It’s July, which means in the Harrison Household, we’re watching the Tour de France every night for the better part of three weeks. That’s right, three hours of cycling every night, for 21 days. (And before you judge me, check out the required uniform.)
These guys are impressive for a lot of reasons. When you crash, you don’t go to the locker room and sit the rest of the game out. You get back on the bike, ride next to the med car, get your skin stuck back together, and finish riding the 100 miles left. Then you get back on the bike again in the morning and do it again.
It’s not a job that you can do as a hobby, but one you have to be totally invested in to compete. You have to monitor your food intake for possible accidental steroid ingestion, there is constant attention in regards to your physical state just so you can compeate. And it’s not like you can go into the gym for a couple of hours, and call it good. You have to get on the bike and do it, for hours at a lonely time. It’s a lot like writing in that respect, but whereas authors get chair butt, cyclists get to wear spandex–and look good in it.
I like the balance of the team and individual that cycling has where there is a goal, but it’s the individual sacrifice and skill that makes it happen. It’s a game of strategy, not just a bunch of guys out in a group. Each team has a leader, who’s generally strong all around, but can give a good sprint at the end and win the stage. He’s helped up to the front by the rest of the team, who draft off each other, the front guy pealing off when he gets fatigued to let the next guy pull until they reach the end, and the leaders of every other team fight it out for the last 100 or so meters.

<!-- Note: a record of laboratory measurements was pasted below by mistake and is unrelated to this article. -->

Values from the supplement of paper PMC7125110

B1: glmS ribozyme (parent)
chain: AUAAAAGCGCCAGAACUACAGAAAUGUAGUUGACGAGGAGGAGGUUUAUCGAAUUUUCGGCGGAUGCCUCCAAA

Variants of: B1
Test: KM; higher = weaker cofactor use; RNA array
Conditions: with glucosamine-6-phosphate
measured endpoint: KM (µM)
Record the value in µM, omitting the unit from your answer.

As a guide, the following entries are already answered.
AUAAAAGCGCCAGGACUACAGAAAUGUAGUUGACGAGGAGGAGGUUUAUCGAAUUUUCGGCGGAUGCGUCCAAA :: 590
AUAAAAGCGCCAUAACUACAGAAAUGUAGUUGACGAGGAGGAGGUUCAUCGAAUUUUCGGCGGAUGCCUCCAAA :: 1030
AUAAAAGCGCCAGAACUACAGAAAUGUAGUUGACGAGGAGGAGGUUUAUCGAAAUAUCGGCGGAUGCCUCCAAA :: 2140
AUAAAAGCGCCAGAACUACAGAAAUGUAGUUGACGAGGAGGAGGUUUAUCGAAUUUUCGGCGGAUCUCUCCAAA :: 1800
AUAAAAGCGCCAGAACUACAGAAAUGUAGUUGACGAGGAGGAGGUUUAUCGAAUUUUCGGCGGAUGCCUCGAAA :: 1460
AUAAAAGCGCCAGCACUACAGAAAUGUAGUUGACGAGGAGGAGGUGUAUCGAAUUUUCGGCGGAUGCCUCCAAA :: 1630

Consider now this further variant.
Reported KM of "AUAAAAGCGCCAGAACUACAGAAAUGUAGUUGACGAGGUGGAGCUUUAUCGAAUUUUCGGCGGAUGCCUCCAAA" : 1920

That’s the theory.
This year, a series of crashes have pulled out many of the leaders of the teams that were expected to win, and in some teams, the leader backup. The result? There are no more expectations. Let me say that again. There are no more expectations–and as a result, EVERYONE thinks they might have a shot at a piece of glory. Everyone is doing things outside of their normal responsibilities of the team. Everyone is pushing themselves, having the chance in this short span of time to show that they can do more than shunt bottles from the car to other team members or ride 150 miles just so they can pull the rest of the team for a scant hundred yards.
They are riding. They are doing what they love. And they are crashing. They are failing. They are getting their hopes snatched out from under them. But this year . . . they are trying beyond what everyone expects of them. And every now and then they cross that line first–because they saw a chance to shine and they took it, ran with it, made it their moment.
Don’t buy into the lie that just because others can do it better than you that you can’t do it as well.
Fail? The med car will stitch you up.